- Case #: 18PB2946
- Police badge #: 17785
- Download original case files
- Recommendation Termination
- Decision Termination
- Length of process 9 months July 16, 2018 to April 11, 2019 Closed
Charged with violating 5 rules on 9 counts
|Rule 14||2 counts||
Making a false report, written or oral.
|Rule 3||2 counts||
Any failure to promote the Department's efforts to implement its policy or accomplish its goals.
|Rule 8||1 count||
Disrespect to or maltreatment of any person, while on or off duty.
|Rule 6||1 count||
Disobedience of an order or directive, whether written or oral.
|Rule 2||3 counts||
Any action or conduct which impedes the Department's efforts to achieve its policy and goals or brings discredit upon the Department.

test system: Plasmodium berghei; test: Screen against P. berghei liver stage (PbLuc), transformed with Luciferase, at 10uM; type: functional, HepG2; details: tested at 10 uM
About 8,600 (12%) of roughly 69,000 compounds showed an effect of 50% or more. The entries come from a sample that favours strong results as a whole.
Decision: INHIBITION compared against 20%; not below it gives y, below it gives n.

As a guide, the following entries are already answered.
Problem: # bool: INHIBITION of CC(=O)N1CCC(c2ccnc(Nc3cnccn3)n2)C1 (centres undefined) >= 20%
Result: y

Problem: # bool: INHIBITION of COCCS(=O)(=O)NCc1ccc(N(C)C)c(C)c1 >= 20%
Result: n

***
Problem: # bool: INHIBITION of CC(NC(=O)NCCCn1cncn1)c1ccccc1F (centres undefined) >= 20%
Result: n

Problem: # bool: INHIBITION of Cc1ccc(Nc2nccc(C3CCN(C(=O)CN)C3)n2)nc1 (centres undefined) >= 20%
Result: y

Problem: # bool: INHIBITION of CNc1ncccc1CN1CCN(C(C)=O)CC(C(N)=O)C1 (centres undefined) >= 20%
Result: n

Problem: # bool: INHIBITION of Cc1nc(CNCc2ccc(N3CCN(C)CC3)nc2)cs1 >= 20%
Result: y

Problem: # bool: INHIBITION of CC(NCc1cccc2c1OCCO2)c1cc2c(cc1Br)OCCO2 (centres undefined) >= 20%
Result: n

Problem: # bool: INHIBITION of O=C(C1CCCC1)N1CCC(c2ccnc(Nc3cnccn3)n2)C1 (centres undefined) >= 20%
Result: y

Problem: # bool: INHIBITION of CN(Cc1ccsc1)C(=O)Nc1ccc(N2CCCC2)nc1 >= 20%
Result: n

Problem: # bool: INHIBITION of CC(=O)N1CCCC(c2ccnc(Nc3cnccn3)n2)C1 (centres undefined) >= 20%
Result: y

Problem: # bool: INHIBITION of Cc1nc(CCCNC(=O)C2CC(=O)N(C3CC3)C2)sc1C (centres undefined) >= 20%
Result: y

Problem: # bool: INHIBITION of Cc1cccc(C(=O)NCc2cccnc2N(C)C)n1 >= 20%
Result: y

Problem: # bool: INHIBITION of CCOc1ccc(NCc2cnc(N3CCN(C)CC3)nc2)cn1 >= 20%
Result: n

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5. The Respondent, Police Officer Brett Kahn, Star No. 17785, charged herein, is guilty of violating Rule 2, Rule 6, and Rule 8 in that the Superintendent proved by a preponderance of the evidence the following charges: On or about June 5, 2014, at approximately 10:25 p.m., at or near 1425 South Ridgeway Avenue, in Chicago, Officer Brett Kahn, without justification, used objectively unreasonable force by punching and/or striking Lamont Powell on or about his face one or more times. Officer Kahn thereby violated: a. Rule 2, which prohibits any action or conduct which impedes the Department’s efforts to achieve its policy and goals or brings discredit upon the Department; b. Rule 6, which prohibits disobedience of an order or directive, whether written or oral, in that Officer Kahn disobeyed General Orders 03-02-01 and 03-02-02; and c. Rule 8, which prohibits disrespect to or maltreatment of any person, while on or off duty. See the findings set forth in paragraph no. 4 above, which are incorporated herein by reference. It is undisputed that Respondent struck Mr. Powell around his face and head while Mr. Powell was on the ground on his back. It is undisputed that as a result of Respondent’s strikes, Mr. Powell sustained two black eyes, a swollen lip, facial abrasions and swelling, and a fracture to his nasal area. The Superintendent presented Mr. Powell’s medical records and multiple pictures that were taken of Mr. Powell directly after his arrest that clearly show his injuries. Respondent did not deny striking Mr. Powell, but he testified that he used open-hand strikes that are consistent and permissible when trying to obtain compliance from an active resister like Mr. Powell. The Board finds not credible the testimony by Respondent that he used open-hand strikes. According to General Order G03-02-02 (effective May 16, 2012), an active resister is defined as: “a person whose actions attempt to created distance between that person and the member’s reach with intent to avoid physical control and/or defeat the arrest.” (Emphasis in the original.) One of the options identified that can be used in relation to an active resister is “stunning,” which is defined as: “diffused-pressure striking or slapping and is an attempt to increase control by disorienting the subject and interfering with the subject’s ability to resist.” It would have been permissible for Respondent to use an open-hand strike or a slap to disorient Mr. Powell so that he would stop resisting arrest. However, the evidence presented shows that it is more likely than not that Respondent did not use an open-hand strike. Mr. Powell testified credibly that Respondent punched him with a closed hand multiple times, and the Superintendent’s medical expert, Dr. Donald Steiner, opined that the injuries sustained by Mr. Powell were consistent with blunt force trauma caused by a fist. The Board finds the testimony and opinions of Dr. Steiner to be credible and persuasive. Dr. Steiner has been an emergency physician licensed in Illinois for 40 years, and he is board-certified in emergency medicine. He has seen and treated numerous patients who have been in fights and who have been punched with fists. He reviewed the emergency room medical records of Mr. Powell, photographs of Mr. Powell, the arrest reports, Chicago Police Department Policies on Use of Force, and transcripts of statements by Respondent and Mr. Powell. In reviewing the photographs of Mr. Powell taken after the incident, Dr. Steiner testified that he noted bruises on Mr. Powell’s forehead, swelling of the eye and eye brow, swelling of the lip and swelling in the jaw. He further testified that based on his experience in emergency medicine, these injuries could not have been caused by open palm strikes. In particular, there is an injury between the eye and nose (non-displaced fracture) that an open palm strike would not be able to reach. He further opined that Mr. Powell’s injuries were caused by closed fists with concentrated force. According to the General Order G03-02-02, striking movements such as punching is a permissible use of force for an assailant defined as, “a subject who is using or threatening the imminent use of force against himself/herself or another person.” Although Respondent and his partner Officer Escanio testified that Mr. Powell was flailing his arms and legs, and that he was combative in resisting arrest, they also both testified that neither of them was harmed in any way by Mr. Powell. We find it significant that after then-Lieutenant Giltmier spoke with Mr. Powell and observed his injuries, she decided that all six of the charges listed by Respondent in the police report would be dropped.1 The Board concludes that Mr. Powell was an active resister and not an assailant. The Board finds that Respondent used unreasonable force by punching and/or striking Mr. Powell on or about his face multiple times, and that he unjustly mistreated Mr. Powell. The Superintendent has met the burden to show that Officer Kahn violated Rules 2, 6, and 8. 6. The Respondent, Police Officer Brett Kahn, Star No. 17785, charged herein, is guilty of violating Rule 2, Rule 3, and Rule 14 in that the Superintendent proved by a preponderance of the evidence the following charges: On or about June 8, 2015, Officer Brett Kahn provided a false or misleading written statement to 10th District Commander Frank Valadez by stating that “Complainant/offender Powell was never tasered by R/O” [Reporting Officer], or words to that effect. Officer Kahn thereby violated: a. Rule 2, which prohibits any action or conduct which impedes the Department’s efforts to achieve its policy and goals or brings discredit upon the Department; b. Rule 3, which prohibits any failure to promote the Department’s efforts to implement its policy or accomplish its goals; and c. Rule 14, which prohibits making a false report, written or oral. See the findings set forth in paragraph nos. 4 and 5 above, which are incorporated herein by reference. Officer Blanco and Officer Kasper both testified that when they arrived at the scene they observed Respondent struggling with Mr. Powell. Respondent asked if either of them had a taser, and Officer Blanco gave Respondent his taser. Respondent testified that he did not use the taser on Mr. Powell, and in his report of the incident dated June 8, 2015, to 10th District Commander Frank Valadez, Respondent reported that, “Complainant/offender Powell was never tasered by R/O, nor did R/O place my knee on the offender’s stomach.” Footnote: 1 Mr. Powell was charged with one count of criminal damage to property, two counts of aggravated assault, two counts of resisting arrest, one count of possession of cannabis of less than 2.5 grams. The Superintendent presented Officer Paul Gerrard, who has been a member of the Chicago Police Department for 18 years. Since 2011, Officer Gerrard has been assigned to the Department’s Educational and Training Division, which provides taser instruction and taser use certifications. Officer Gerrard explained that according to Uniform and Property directive U4-02-04—Taser Devices (effective June 14, 2012), a taser is defined as, “a device used to control and subdue a subject through the application of electrical impulses that override the central nervous system and cause uncontrollable muscle contractions.” He testified that there are three ways an officer can use a taser: (1) spark display (also referred to as a warning arc), which is used as a warning only—the taser does not make contact with the offender, and the point is for the offender to actually see the taser; (2) drive stun (also referred to as a dry stun), which involves physical contact with the offender’s body; and (3) a probe discharge, in which two probes that are connected to wires of the taser are deployed into the offender’s body. If the officer chooses to use either a drive stun or a probe discharge, the officer must first alert a supervisor that the taser will be used, and request emergency medical personnel to come to the scene. The supervisor is required to take the taser and investigate that it was deployed properly. Respondent testified that he arced the taser to scare Mr. Powell so he would stop resisting arrest; Respondent has maintained that he did not place the taser on Mr. Powell’s body. This testimony by the Respondent is not credible. Mr. Powell credibly testified that Respondent placed the taser on his stomach and that he felt an electrical shock that went through his entire body. Both Officer Blanco and Officer Kasper testified that Respondent employed a dry stun, placing the taser on Mr. Powell’s body. Officer Blanco testified that he heard Mr. Powell cry out and then lay still. Both Officer Blanco and Officer Kasper testified that they understood that a supervisor was supposed to be called if a taser is used and that medical emergency personnel were also supposed to be requested. They did not see either a supervisor nor medical-emergency personnel at the scene before or after Respondent pressed the taser against Mr. Powell’s body. Then-Lieutenant Beth Giltmier who was first person Respondent reported the incident to about his struggle with Mr. Powell, testified that it was odd that Respondent reported that he arced the taser and Mr. Powell stopped moving. In her experience, when someone is resisting or fighting, they don’t stop because they see a taser. Captain Giltmier also testified that Respondent did not notify a supervisor or request emergency personnel to the scene. The Board finds that the evidence is sufficient to show that Respondent did in fact place the taser on Mr. Powell’s body and that he falsely reported that he arced the taser. We therefore conclude that Respondent intentionally made a false statement in his memo to District Commander Frank Valadez, when he reported that he never tasered Mr. Powell. The Superintendent also presented the testimony of Deputy Chief Eric Washington of the Bureau of Internal Affairs, which is the unit that investigates complaints against officers and conducts confidential investigations. He is familiar with the disciplinary process for police officers, and he is familiar with Rule 14 which prohibits members from making false oral or written reports. Deputy Chief Washington testified that the Department is required to report to other entities they partner with, such as the Cook County State’s Attorney’s Office and the United States Attorney’s Office that an officer has a sustained Rule 14 violation. A sustained violation of Rule 14 impedes the ability of officers to do their jobs, they won’t be able to be assigned to special teams, and they cannot testify in any case. He also testified that the Department cannot put police officers on the streets who are not truthful or are dishonest, because that inhibits citizen trust, which the Department needs in order to do its job. 7. The Respondent, Police Officer Brett Kahn, Star No. 17785, charged herein, is guilty of violating Rule 2, Rule 3, and Rule 14 in that the Superintendent proved by a preponderance of the evidence the following charges: On or about October 13, 2015, Officer Brett Kahn provided a false or misleading oral statement to the Independent Police Review Authority by stating that “he did not drive stun Mr. Powell” with a Taser, or words to that effect. Officer Kahn thereby violated: a. Rule 2, which prohibits any action or conduct which impedes the Department’s efforts to achieve its policy and goals or brings discredit upon the Department; b. Rule 3, which prohibits any failure to promote the Department’s efforts to implement its policy or accomplish its goals; and c. Rule 14, which prohibits making a false report, written or oral. See the findings set forth in paragraph nos. 4, 5 and 6 above, which are incorporated herein by reference. On October 13, 2015, Respondent was interviewed by the Independent Police Review Authority about the incident with Mr. Powell. In explaining what happened in terms of his use of the taser, Respondent made the following statement: “I noticed that one of the assisting units had a taser. I requested the taser from that assisting unit and I displayed the arc of the taser to Mr. Powell and ordered to deter him from further combative nature.” Later in the interview, Respondent is asked, “And you arc’d it?” and he responded by saying, “Yes, ma’am I did not discharge any prongs. And I did not dry stun Mr. Powell.” As stated above, the evidence presented shows that Respondent did in fact press the taser to the body of Mr. Powell resulting in an electrical shock. Accordingly, the Board finds that Respondent intentionally made a false statement to the Independent Police Review Authority when he stated that he did not dry stun Mr. Powell.